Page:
Minas Gerais, Brazil

Main commodities: P Nb Ti
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The Salitre phosphate, titanium and niobium deposits, that are hosted by the composite Salitre-Serra Negra carbonatite-alkaline igneous complex, are located approximately 10 km to the east of Patrocinio in Minas Gerais, Brazil, 360 km SSW of Brasilia and 320 km WNW of Belo Horizonte,   #Location: 19° 00'S, 46° 45'W.

The Salitre-Serra Negra complex is located ~75 km north of the similar Barreiro complex (Araxá), and also lies within the 1500 km long NNW-SSE trending Meso- to Neoproterozoic Brasilia fold belt, immediately adjacent to the southwestern margin of the Archaean to Palaeoproteozoic São Francisco craton, and adjacent to the northeastern edge of the Palaeozoic-Mesozoic Paraná Basin.

The Brasilia fold belt delineates the southwestern margin of the São Francisco craton. The São Francisco craton is composed of an Archaean to Palaeoproterozoic crystalline basement core exposed around Belo Horizonte, overlain by the flat-lying Mesoproterozoic Espinhaço Supergroup which is only exposed over limited areas where the upper units of sandstones and siltstones outcrop, and then by the ~2000 m thick transgressive Neoproterozoic São Francisco Supergroup. The São Francisco Supergroup comprises the basal lenticular Jequitaí Group, composed of tillites lying on glacial striated surfaces, followed by the Bambuí Group which commences with a local lenticular conglomeratic unit, the Carrancas Formation, overlain by four formations characterised by alternating finely detrital sediments and stromatolitic carbonate beds. This suite is overlain by the partially continental upper unit, the Três Marias Formation.

Both the Espinhaço and São Francisco Supergroup are found in the Brasília fold belt. To the west the Araxá Group composed of basic and ultrabasic magmatic rocks which are succeeded by gneisses, mica-schists, schists and quartzite that are equivalents of the Espinhaço Supergroup. Eastward they pass into the Canastra Group, a sequence of quartzites and schists. The Araxá and Canastra groups were deposited in a rift basin (aulacogen) to the west of the São Francisco craton. The Canastra Group passes upwards into the Paranoã Group which can be correlated with the upper part of the Espinhaço Supergroup on the craton to the east. The Araxá, Canastra and Paranoã groups were most likely metamorphosed during the Uruaçu orogeny at ~1100 Ma, the intensity of which diminishes rapidly to the east. The overlying Unai Formation found in the Brasilia fold belt, with its basal tilloid Ibia Formation can be correlated with the similar Jequitaí Group tillites and overlying Bambuí Group of the São Francisco Supergroup on the craton. At around 600 Ma all the metasedimentary rocks and basement were refolded by the Brasiliano orogeny obliterating earlier structural textures and thrusting the Araxá, Canastra and Paranoã group rocks eastward onto the São Francisco craton, with increasing deformation and metamorphism westward.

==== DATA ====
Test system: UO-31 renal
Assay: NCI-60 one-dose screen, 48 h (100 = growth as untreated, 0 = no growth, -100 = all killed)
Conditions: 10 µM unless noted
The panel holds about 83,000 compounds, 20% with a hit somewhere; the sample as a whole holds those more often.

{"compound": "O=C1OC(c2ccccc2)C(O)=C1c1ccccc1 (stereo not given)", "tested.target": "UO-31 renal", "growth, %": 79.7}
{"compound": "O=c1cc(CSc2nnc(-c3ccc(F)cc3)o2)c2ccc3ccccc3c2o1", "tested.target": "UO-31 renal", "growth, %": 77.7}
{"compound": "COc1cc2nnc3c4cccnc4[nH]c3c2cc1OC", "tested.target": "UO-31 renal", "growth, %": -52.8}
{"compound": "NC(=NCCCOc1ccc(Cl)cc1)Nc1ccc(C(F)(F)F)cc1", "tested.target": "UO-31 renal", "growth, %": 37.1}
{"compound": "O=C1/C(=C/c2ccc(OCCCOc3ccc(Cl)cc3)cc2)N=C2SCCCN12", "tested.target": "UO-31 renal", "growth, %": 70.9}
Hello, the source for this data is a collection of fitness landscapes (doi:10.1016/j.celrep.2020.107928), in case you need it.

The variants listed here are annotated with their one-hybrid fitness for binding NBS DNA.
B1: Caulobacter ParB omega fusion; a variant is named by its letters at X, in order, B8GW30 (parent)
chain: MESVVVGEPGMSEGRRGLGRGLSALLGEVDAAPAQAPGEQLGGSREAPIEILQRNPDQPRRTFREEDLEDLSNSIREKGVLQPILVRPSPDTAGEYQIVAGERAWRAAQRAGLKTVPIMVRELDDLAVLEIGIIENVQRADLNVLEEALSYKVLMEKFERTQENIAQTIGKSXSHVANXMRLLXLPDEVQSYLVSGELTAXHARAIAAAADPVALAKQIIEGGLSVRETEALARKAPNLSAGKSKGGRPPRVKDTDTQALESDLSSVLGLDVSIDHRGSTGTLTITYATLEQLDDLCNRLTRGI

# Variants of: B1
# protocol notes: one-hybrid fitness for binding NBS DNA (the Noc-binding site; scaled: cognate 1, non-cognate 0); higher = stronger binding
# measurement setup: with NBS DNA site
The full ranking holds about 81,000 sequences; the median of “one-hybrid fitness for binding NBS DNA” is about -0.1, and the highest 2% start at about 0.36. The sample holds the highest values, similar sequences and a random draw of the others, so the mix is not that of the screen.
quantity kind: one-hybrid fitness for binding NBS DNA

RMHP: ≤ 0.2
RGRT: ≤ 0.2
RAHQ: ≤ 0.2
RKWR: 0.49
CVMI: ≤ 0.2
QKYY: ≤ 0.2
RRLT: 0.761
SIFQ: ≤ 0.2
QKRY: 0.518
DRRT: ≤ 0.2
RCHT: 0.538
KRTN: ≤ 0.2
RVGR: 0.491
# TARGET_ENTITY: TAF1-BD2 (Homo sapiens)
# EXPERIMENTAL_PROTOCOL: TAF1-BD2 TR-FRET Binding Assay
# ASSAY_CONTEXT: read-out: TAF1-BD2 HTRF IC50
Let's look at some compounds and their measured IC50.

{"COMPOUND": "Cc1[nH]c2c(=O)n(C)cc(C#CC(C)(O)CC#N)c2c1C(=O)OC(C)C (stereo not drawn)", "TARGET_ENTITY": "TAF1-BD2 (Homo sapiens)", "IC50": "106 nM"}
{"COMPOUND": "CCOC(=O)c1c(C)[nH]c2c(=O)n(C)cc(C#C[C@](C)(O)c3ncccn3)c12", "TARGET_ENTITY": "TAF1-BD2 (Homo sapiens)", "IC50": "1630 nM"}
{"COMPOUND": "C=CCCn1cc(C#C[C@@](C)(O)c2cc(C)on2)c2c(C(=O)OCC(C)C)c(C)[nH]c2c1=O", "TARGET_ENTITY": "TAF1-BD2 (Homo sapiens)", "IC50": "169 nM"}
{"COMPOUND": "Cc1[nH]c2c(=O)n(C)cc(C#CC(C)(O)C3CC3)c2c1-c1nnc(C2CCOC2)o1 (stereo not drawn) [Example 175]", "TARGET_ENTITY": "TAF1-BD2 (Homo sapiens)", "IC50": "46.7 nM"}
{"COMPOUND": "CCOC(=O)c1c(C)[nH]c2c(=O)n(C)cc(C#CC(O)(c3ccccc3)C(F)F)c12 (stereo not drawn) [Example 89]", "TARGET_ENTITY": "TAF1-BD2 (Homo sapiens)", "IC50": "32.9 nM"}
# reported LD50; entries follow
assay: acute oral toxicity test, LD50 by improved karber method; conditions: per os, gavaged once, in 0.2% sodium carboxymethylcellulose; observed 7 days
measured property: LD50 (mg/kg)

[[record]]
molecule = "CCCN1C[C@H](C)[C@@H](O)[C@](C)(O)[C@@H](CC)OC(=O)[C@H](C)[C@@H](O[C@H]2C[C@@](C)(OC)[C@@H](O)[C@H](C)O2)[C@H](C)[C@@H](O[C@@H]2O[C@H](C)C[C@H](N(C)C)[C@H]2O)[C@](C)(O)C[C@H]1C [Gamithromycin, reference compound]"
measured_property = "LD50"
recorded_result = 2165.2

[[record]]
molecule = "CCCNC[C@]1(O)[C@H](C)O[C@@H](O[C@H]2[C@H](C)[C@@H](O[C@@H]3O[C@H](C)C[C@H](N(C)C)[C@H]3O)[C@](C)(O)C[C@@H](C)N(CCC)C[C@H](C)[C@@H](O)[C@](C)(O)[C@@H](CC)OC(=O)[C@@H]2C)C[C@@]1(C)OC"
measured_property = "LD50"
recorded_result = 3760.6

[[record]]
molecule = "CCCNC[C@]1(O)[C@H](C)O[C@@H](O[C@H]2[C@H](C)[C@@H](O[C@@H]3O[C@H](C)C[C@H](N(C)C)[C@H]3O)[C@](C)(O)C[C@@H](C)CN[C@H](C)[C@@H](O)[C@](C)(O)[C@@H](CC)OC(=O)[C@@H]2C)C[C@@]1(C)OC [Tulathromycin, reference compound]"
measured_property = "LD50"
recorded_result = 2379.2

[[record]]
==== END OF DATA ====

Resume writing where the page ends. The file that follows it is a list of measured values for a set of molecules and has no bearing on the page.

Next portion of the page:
The Palaeozoic-Mesozoic Paraná Basin to the SW includes the thick, extensive Cretacous Paraná Flood Basalts that temporally overlap the extensive NW-SE-trending, 300 x 100 km, Alto Paranaíba Igneous Province that includes the Salitre-Serra Negra carbonatite-alkaline igneous complex, and is related to deep seated faults within the Brasilia Fold Belt.

The Salitre and Serra Negra complexes has been dated (K/Ar whole rock) at 79.0±1.2 to 86.3±5.7 Ma and 83.0±3.0 to 83.7±4.5 Ma respectively, i.e., Late Cretaceous. They have been intruded into metasediments of the Brasilia fold belt on the southwestern margin of the São Francisco craton. The intruded basement comprises metasediments of the Bambuí Group, its basal Ibia Formation tilloid, as well as the Paranoã group that is updomed around the margins of the intrusive complex. Several kms to the west, the Canastra Group of Mesoproterozoic Espinhaço Supergroup becomes the dominant outcropping unit.